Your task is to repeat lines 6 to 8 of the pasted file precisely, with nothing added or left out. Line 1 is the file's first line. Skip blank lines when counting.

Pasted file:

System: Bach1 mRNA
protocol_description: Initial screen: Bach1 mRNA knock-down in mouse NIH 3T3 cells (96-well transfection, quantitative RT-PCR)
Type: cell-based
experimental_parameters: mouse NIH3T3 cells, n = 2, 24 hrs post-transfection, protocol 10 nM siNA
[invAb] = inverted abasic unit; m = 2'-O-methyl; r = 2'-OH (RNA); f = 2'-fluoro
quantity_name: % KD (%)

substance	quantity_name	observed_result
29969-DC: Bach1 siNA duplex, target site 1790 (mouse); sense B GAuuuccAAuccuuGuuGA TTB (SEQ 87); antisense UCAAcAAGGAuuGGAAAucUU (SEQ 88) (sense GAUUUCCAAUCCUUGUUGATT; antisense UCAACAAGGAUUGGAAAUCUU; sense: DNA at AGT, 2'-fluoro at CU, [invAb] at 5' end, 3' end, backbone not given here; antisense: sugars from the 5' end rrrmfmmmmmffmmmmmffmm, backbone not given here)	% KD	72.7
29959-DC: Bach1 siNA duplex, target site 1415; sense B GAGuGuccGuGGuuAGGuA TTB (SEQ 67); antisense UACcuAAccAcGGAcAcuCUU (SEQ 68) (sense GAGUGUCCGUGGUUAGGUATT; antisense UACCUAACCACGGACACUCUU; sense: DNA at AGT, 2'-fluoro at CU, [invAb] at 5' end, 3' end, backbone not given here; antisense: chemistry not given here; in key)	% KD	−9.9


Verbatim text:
quantity_name: % KD (%)

substance	quantity_name	observed_result
29969-DC: Bach1 siNA duplex, target site 1790 (mouse); sense B GAuuuccAAuccuuGuuGA TTB (SEQ 87); antisense UCAAcAAGGAuuGGAAAucUU (SEQ 88) (sense GAUUUCCAAUCCUUGUUGATT; antisense UCAACAAGGAUUGGAAAUCUU; sense: DNA at AGT, 2'-fluoro at CU, [invAb] at 5' end, 3' end, backbone not given here; antisense: sugars from the 5' end rrrmfmmmmmffmmmmmffmm, backbone not given here)	% KD	72.7